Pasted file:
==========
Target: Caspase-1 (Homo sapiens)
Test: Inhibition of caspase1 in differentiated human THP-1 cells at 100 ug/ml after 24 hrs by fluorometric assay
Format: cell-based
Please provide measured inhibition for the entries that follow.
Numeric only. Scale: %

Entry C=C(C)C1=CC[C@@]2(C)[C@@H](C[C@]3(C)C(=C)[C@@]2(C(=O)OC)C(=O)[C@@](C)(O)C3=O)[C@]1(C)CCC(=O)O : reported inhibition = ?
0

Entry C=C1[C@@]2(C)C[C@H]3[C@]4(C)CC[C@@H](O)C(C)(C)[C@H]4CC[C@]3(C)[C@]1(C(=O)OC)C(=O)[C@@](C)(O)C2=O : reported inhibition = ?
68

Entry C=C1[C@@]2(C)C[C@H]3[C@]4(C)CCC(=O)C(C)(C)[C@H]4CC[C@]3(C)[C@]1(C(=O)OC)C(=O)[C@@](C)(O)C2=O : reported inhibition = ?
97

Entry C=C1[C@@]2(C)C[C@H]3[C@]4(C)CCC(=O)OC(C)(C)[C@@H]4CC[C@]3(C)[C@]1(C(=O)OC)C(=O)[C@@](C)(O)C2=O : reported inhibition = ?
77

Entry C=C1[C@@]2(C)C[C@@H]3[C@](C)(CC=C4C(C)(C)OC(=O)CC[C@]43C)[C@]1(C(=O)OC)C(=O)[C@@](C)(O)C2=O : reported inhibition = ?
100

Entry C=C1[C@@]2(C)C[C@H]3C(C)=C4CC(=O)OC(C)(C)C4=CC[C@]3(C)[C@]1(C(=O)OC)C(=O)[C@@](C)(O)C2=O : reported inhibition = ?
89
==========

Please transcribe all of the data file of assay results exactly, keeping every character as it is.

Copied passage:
Target: Caspase-1 (Homo sapiens)
Test: Inhibition of caspase1 in differentiated human THP-1 cells at 100 ug/ml after 24 hrs by fluorometric assay
Format: cell-based
Please provide measured inhibition for the entries that follow.
Numeric only. Scale: %

Entry C=C(C)C1=CC[C@@]2(C)[C@@H](C[C@]3(C)C(=C)[C@@]2(C(=O)OC)C(=O)[C@@](C)(O)C3=O)[C@]1(C)CCC(=O)O : reported inhibition = ?
0

Entry C=C1[C@@]2(C)C[C@H]3[C@]4(C)CC[C@@H](O)C(C)(C)[C@H]4CC[C@]3(C)[C@]1(C(=O)OC)C(=O)[C@@](C)(O)C2=O : reported inhibition = ?
68

Entry C=C1[C@@]2(C)C[C@H]3[C@]4(C)CCC(=O)C(C)(C)[C@H]4CC[C@]3(C)[C@]1(C(=O)OC)C(=O)[C@@](C)(O)C2=O : reported inhibition = ?
97

Entry C=C1[C@@]2(C)C[C@H]3[C@]4(C)CCC(=O)OC(C)(C)[C@@H]4CC[C@]3(C)[C@]1(C(=O)OC)C(=O)[C@@](C)(O)C2=O : reported inhibition = ?
77

Entry C=C1[C@@]2(C)C[C@@H]3[C@](C)(CC=C4C(C)(C)OC(=O)CC[C@]43C)[C@]1(C(=O)OC)C(=O)[C@@](C)(O)C2=O : reported inhibition = ?
100

Entry C=C1[C@@]2(C)C[C@H]3C(C)=C4CC(=O)OC(C)(C)C4=CC[C@]3(C)[C@]1(C(=O)OC)C(=O)[C@@](C)(O)C2=O : reported inhibition = ?
89